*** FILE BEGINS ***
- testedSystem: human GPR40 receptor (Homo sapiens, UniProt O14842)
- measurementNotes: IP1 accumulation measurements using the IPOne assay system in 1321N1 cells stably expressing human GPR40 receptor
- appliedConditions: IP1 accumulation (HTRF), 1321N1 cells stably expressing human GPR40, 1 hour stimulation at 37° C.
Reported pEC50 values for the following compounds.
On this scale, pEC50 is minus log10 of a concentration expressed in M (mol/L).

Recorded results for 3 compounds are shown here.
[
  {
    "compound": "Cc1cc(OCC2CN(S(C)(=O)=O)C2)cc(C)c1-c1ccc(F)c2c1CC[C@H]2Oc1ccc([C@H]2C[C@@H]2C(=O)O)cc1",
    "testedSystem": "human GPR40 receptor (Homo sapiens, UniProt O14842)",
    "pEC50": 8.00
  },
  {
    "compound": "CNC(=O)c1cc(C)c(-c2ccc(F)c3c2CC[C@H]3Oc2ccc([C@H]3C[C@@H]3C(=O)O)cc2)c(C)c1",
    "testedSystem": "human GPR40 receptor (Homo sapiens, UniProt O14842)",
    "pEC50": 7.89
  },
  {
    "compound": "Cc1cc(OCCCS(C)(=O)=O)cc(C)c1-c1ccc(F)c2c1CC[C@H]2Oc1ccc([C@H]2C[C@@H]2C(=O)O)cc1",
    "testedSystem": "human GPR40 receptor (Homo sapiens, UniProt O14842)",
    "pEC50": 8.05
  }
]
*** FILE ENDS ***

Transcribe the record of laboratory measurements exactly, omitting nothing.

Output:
- testedSystem: human GPR40 receptor (Homo sapiens, UniProt O14842)
- measurementNotes: IP1 accumulation measurements using the IPOne assay system in 1321N1 cells stably expressing human GPR40 receptor
- appliedConditions: IP1 accumulation (HTRF), 1321N1 cells stably expressing human GPR40, 1 hour stimulation at 37° C.
Reported pEC50 values for the following compounds.
On this scale, pEC50 is minus log10 of a concentration expressed in M (mol/L).

Recorded results for 3 compounds are shown here.
[
  {
    "compound": "Cc1cc(OCC2CN(S(C)(=O)=O)C2)cc(C)c1-c1ccc(F)c2c1CC[C@H]2Oc1ccc([C@H]2C[C@@H]2C(=O)O)cc1",
    "testedSystem": "human GPR40 receptor (Homo sapiens, UniProt O14842)",
    "pEC50": 8.00
  },
  {
    "compound": "CNC(=O)c1cc(C)c(-c2ccc(F)c3c2CC[C@H]3Oc2ccc([C@H]3C[C@@H]3C(=O)O)cc2)c(C)c1",
    "testedSystem": "human GPR40 receptor (Homo sapiens, UniProt O14842)",
    "pEC50": 7.89
  },
  {
    "compound": "Cc1cc(OCCCS(C)(=O)=O)cc(C)c1-c1ccc(F)c2c1CC[C@H]2Oc1ccc([C@H]2C[C@@H]2C(=O)O)cc1",
    "testedSystem": "human GPR40 receptor (Homo sapiens, UniProt O14842)",
    "pEC50": 8.05
  }
]